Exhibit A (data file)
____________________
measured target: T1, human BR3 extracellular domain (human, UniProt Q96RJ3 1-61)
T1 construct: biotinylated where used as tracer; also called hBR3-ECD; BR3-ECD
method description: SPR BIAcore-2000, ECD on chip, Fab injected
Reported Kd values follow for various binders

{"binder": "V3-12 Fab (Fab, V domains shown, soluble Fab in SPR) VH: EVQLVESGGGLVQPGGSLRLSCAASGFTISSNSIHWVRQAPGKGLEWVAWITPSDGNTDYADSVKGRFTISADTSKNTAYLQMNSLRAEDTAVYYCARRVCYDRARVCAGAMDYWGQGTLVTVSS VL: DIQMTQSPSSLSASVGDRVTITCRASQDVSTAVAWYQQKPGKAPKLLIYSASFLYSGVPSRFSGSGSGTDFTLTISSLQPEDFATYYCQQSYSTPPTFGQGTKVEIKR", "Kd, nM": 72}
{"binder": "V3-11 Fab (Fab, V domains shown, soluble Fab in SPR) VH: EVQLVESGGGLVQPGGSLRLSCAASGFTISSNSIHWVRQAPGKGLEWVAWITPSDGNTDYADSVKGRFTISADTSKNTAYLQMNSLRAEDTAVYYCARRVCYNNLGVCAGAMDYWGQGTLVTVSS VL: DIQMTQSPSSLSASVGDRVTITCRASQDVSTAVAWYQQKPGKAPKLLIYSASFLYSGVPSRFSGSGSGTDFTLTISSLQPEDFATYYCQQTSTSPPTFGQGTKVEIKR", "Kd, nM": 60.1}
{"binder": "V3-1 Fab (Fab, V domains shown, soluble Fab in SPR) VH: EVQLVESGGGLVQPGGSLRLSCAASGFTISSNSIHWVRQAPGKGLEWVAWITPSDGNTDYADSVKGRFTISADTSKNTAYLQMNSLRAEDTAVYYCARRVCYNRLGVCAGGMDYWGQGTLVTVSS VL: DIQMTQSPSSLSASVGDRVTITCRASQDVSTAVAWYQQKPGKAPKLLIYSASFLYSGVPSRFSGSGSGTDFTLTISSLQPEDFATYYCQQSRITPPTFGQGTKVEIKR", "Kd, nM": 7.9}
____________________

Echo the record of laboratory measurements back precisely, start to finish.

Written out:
measured target: T1, human BR3 extracellular domain (human, UniProt Q96RJ3 1-61)
T1 construct: biotinylated where used as tracer; also called hBR3-ECD; BR3-ECD
method description: SPR BIAcore-2000, ECD on chip, Fab injected
Reported Kd values follow for various binders

{"binder": "V3-12 Fab (Fab, V domains shown, soluble Fab in SPR) VH: EVQLVESGGGLVQPGGSLRLSCAASGFTISSNSIHWVRQAPGKGLEWVAWITPSDGNTDYADSVKGRFTISADTSKNTAYLQMNSLRAEDTAVYYCARRVCYDRARVCAGAMDYWGQGTLVTVSS VL: DIQMTQSPSSLSASVGDRVTITCRASQDVSTAVAWYQQKPGKAPKLLIYSASFLYSGVPSRFSGSGSGTDFTLTISSLQPEDFATYYCQQSYSTPPTFGQGTKVEIKR", "Kd, nM": 72}
{"binder": "V3-11 Fab (Fab, V domains shown, soluble Fab in SPR) VH: EVQLVESGGGLVQPGGSLRLSCAASGFTISSNSIHWVRQAPGKGLEWVAWITPSDGNTDYADSVKGRFTISADTSKNTAYLQMNSLRAEDTAVYYCARRVCYNNLGVCAGAMDYWGQGTLVTVSS VL: DIQMTQSPSSLSASVGDRVTITCRASQDVSTAVAWYQQKPGKAPKLLIYSASFLYSGVPSRFSGSGSGTDFTLTISSLQPEDFATYYCQQTSTSPPTFGQGTKVEIKR", "Kd, nM": 60.1}
{"binder": "V3-1 Fab (Fab, V domains shown, soluble Fab in SPR) VH: EVQLVESGGGLVQPGGSLRLSCAASGFTISSNSIHWVRQAPGKGLEWVAWITPSDGNTDYADSVKGRFTISADTSKNTAYLQMNSLRAEDTAVYYCARRVCYNRLGVCAGGMDYWGQGTLVTVSS VL: DIQMTQSPSSLSASVGDRVTITCRASQDVSTAVAWYQQKPGKAPKLLIYSASFLYSGVPSRFSGSGSGTDFTLTISSLQPEDFATYYCQQSRITPPTFGQGTKVEIKR", "Kd, nM": 7.9}